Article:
- The Library of Congress cataloging system has
placed this book in the following subject areas: boys, Minnesota,
fathers and sons, motherless families, brothers, and outlaws. How
does this constellation of subject areas contribute to the
unusual power of this book? What other books have similar
- How does the stark upper Midwestern landscape
contribute to the strength of this book? If the book were set in
the South, for example, how might the drama differ? How does the
presence or absence of a major role for landscape affect the way
you relate to a book?
- How does the book's time period contribute
to the strength of the book? If the book were set today, how
would the story unfold? How does the story relate to its time
- How does time move throughout the story? Discuss the
pacing of the story. Where are the places of slowness and the
places where events happen with intense speed? What does the pace
of the story contribute to its telling?
- The book begins and ends with the appropriately
named Land family hunting geese. What are the parallels between
these scenes and other scenes where humans are hunted by other
- Do you think Davy Land's battle against
Finch and Basco can be compared to the battle between David and
Goliath? If so, how? Can someone like Davy be a hero and an
outcast simultaneously? How can we justify Davy's
- Both Roxanne and the young Land children grew up
motherless. How does the absence of a mother affect the book? How
would the pilgrimage to find Davy be different if his mother were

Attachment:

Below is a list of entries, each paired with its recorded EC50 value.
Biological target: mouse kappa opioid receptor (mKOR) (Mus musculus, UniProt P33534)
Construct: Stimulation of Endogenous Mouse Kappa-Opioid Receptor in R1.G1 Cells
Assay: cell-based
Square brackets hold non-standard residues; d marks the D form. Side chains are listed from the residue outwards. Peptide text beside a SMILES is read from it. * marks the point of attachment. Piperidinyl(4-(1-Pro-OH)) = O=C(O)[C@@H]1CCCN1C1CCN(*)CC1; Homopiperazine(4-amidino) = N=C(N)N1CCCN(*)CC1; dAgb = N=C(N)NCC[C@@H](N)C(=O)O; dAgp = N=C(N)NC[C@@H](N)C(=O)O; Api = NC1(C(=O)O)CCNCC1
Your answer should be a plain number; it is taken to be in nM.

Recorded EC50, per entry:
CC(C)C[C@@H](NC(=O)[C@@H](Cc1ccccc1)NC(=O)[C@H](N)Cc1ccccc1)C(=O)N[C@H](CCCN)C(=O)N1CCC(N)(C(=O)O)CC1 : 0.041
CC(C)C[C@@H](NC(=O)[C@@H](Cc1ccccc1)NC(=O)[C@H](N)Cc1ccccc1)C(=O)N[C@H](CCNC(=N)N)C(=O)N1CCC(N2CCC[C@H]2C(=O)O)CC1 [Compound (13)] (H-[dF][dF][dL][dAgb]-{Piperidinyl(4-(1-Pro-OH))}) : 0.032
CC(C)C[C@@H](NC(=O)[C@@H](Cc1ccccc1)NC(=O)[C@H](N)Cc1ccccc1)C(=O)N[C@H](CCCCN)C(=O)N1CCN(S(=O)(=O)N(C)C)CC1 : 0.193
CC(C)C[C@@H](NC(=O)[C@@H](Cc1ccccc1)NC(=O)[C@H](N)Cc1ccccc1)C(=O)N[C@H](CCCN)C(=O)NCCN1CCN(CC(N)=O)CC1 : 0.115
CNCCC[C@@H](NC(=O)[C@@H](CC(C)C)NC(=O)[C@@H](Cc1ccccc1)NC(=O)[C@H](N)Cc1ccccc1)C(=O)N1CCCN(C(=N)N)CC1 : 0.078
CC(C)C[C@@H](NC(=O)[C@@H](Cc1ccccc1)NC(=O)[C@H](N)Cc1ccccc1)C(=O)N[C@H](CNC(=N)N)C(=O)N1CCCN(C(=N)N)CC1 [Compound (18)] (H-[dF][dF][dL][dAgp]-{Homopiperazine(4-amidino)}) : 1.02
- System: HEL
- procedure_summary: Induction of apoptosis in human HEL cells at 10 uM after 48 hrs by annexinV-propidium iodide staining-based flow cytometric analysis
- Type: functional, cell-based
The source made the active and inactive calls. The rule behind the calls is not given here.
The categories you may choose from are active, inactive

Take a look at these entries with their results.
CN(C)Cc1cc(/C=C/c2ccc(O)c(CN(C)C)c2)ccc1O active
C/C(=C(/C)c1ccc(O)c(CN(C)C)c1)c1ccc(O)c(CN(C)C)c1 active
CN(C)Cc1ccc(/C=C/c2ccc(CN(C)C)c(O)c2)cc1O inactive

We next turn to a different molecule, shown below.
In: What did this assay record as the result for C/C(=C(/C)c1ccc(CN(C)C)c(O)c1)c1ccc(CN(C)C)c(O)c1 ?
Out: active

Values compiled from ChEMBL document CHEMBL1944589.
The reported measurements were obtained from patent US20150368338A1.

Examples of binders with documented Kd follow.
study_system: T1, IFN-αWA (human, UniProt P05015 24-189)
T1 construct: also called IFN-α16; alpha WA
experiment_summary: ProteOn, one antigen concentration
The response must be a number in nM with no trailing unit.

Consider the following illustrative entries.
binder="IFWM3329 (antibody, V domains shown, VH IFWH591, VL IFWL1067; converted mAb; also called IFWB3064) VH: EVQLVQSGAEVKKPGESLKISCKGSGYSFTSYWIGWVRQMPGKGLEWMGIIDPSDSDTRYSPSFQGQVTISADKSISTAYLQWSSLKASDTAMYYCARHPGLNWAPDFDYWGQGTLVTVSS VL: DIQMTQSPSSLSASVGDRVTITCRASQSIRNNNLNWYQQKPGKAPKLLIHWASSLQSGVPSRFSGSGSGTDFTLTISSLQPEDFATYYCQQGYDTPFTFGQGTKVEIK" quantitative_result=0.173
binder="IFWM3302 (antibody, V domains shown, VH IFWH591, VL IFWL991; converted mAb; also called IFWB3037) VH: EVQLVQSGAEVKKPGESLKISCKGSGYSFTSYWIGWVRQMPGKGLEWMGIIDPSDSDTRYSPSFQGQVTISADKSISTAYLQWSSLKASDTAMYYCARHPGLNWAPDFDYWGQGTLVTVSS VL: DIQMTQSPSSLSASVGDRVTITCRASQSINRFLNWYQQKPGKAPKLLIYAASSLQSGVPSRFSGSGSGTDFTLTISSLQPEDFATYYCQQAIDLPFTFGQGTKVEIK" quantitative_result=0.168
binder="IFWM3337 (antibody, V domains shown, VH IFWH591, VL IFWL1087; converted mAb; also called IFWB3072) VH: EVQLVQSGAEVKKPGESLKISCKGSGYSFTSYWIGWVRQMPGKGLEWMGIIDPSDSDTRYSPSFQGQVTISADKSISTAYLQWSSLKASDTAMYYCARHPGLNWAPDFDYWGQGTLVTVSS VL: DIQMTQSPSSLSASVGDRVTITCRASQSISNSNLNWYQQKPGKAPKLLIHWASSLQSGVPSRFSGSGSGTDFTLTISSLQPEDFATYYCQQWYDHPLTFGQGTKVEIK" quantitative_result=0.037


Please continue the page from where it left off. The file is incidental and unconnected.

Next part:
part of the quest? What is the role of Sara, another motherless
- Discuss Natty Bumppo, Butch Cassidy, and Zane Grey
in the context of this book.
- Compare Swede as a writer to Little Women's
Jo. How is the craft of writing presented? How do youth, gender,
and writing interact in these stories? What is similar and what
- Both Davy and Jape are murderers. Describe the ways
in which the author has made one a sympathetic, forgivable
character and the other exactly the opposite.
- Why do Jeremiah's miracles seem to stop
once the Lands encounter Roxanna?
- Loyalty to the law versus loyalty to the family is
a huge issue throughout the book; discuss this.
- Swede's tale within a tale provides comic
relief in a serious situation; how does the author accomplish
this? How are embedded stories used in other books you have read
- Davy's situation is not resolved at the
end of the book; we gain no real insight into his life and mind.
Is this a flaw? Is Jape's violence realistic? Were you
satisfied with the book's end? How else might the author
have ended the book?
Created by Holly Carver, Paul Ingram, and Kristin